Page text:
What is the history of softball?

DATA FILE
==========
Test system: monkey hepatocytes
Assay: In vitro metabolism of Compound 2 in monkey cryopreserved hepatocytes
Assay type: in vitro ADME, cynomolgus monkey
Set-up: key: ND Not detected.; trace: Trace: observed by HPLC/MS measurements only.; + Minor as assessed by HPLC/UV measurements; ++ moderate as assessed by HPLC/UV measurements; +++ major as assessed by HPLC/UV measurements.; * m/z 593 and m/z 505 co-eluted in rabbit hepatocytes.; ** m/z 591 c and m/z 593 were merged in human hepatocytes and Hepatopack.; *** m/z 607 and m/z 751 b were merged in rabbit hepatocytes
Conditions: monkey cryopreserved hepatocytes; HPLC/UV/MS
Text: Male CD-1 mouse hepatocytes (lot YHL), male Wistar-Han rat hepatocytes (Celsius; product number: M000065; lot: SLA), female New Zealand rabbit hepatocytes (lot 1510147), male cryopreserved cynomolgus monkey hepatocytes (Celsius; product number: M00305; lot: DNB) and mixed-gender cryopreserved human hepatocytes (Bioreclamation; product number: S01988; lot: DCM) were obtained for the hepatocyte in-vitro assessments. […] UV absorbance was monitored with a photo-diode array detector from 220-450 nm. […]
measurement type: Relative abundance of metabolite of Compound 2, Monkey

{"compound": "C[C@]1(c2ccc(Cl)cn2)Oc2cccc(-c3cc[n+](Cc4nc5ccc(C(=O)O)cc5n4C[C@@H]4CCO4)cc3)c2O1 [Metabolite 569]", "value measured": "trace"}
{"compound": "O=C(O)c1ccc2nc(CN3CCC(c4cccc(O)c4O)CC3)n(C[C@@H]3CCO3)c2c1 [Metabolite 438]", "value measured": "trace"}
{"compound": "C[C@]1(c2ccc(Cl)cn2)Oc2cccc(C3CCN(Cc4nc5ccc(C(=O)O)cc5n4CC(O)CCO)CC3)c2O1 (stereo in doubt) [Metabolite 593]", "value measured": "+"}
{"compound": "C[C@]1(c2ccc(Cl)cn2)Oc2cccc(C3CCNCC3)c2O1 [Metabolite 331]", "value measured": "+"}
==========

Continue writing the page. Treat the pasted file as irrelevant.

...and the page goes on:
The first version of softball was invented in Chicago, Illinois in 1887 by George Hancock, a reporter for the Chicago Board of Trade, as a winter version of baseball. It was intended to be a way for baseball players to keep in practice during the winter. Yale and Harvard alumni had gathered at the Farragut Boat Club in Chicago to hear the score of the annual football game. When the score was announced and bets were paid, one person threw a boxing glove at another. The other person grabbed a stick and swung at it.Hancock called "Play ball!" and the game began. Hancock took a boxing glove and tied it into a ball. A broom handle was used as a bat. The ball, being soft, was fielded barehanded rather than with gloves like those which had been introduced to baseball in 1882. Hancock developed a ball and an undersized bat in the next week. The Farragut Club soon set rules for the game, which spread quickly to outsiders. In 1895 Lewis Rober, Sr. of Minneapolis organized outdoor games as exercise for firefighters; this game was known as kitten ball (after the first team to play it), pumpkin ball, or diamond ball. Rober's version of the game used a twelve-inch (305 mm) ball rather than the sixteen-inch (406 mm) ball used by the Farragut club, and eventually the Minneapolis ball prevailed, although the dimensions of the Minneapolis diamond were passed over in favour of the dimensions of the Chicago one. Rober may not have been familiar with the Farragut Club rules. The first softball league outside the United States was organized in Toronto in 1897. The name softball dates from 1926 (in addition to indoor baseball, kitten ball, and diamond ball, names for the game included mush ball, and pumpkin ball). Standard rules were agreed on only after the formation of the Amateur Softball Association in 1933. Sixteen-inch (406 mm) softball, also sometimes referred to as "mush ball" or "Super-slow pitch" is a direct descendant of Hancock's original game. Defensive players are not allowed to wear fielding gloves; however, a sixteen inch softball is actually soft, and can be fielded safely with bare hands. Sixteen inch softball is played extensively in Chicago, Illinois. In the 1940s, fast pitching started to dominate the game. Slow pitch was invented to give batters a better chance to hit the ball. After World War II, Canadian soldiers introduced softball to The Netherlands. In 1991, Women's fast-pitch was selected to debut at the 1996 Summer Olympics. In 2002, sixteen-inch slow pitch was written out of the ISF official rules, though still played extensively in the United States under Amateur Softball Association of America (ASA) rules. The 117th meeting of the International Olympic Committee, held in Singapore in July 2005, voted to drop Softball and Baseball as Olympic sports for the 2012 Summer Olympic Games.